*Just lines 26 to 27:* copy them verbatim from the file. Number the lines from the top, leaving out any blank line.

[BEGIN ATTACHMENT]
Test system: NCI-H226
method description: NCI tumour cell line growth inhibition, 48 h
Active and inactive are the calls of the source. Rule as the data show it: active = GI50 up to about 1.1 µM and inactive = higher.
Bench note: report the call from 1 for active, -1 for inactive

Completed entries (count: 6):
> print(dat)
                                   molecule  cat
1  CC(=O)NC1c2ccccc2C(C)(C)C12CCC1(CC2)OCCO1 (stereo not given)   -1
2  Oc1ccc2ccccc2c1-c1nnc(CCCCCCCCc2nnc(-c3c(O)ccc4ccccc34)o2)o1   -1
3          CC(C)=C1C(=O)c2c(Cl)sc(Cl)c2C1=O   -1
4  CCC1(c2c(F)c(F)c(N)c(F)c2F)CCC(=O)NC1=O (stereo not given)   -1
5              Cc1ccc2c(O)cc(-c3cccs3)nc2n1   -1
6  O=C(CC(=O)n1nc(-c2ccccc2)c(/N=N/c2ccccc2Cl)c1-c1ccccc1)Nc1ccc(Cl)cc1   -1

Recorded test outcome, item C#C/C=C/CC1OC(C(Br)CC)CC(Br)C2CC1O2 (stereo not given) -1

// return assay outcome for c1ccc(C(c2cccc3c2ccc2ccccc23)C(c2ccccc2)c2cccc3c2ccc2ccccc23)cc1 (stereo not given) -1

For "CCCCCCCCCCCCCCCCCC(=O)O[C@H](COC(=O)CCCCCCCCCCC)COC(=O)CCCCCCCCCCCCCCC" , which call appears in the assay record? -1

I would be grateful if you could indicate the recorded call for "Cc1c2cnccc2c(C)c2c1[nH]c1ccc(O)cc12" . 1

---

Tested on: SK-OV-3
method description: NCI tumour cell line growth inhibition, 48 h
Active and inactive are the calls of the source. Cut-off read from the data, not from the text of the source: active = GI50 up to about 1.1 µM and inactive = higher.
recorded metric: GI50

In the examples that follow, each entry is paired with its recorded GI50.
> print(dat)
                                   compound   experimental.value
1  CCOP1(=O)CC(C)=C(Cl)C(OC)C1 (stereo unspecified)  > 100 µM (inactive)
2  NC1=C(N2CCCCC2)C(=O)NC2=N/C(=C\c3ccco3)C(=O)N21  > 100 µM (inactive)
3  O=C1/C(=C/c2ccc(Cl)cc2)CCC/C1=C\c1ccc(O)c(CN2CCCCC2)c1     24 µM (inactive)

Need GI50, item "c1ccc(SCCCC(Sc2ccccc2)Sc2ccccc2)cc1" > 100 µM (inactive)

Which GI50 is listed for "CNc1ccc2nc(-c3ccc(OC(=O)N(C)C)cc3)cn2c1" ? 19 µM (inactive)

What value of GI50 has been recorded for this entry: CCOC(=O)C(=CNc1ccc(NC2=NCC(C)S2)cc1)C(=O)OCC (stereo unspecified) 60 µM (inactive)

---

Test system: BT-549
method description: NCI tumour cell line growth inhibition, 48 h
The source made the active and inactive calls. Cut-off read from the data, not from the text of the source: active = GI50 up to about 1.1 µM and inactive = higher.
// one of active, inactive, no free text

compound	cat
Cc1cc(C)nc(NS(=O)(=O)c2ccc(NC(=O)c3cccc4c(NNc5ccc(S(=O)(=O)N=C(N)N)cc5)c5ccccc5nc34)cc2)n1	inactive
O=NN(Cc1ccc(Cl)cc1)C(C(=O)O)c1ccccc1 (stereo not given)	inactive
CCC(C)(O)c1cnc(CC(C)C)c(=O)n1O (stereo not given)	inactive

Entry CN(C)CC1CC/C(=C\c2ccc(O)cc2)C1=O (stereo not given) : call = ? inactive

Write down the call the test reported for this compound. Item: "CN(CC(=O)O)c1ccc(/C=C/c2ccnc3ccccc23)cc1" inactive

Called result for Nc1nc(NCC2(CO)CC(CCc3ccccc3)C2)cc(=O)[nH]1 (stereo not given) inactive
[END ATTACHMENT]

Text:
1  CCOP1(=O)CC(C)=C(Cl)C(OC)C1 (stereo unspecified)  > 100 µM (inactive)
2  NC1=C(N2CCCCC2)C(=O)NC2=N/C(=C\c3ccco3)C(=O)N21  > 100 µM (inactive)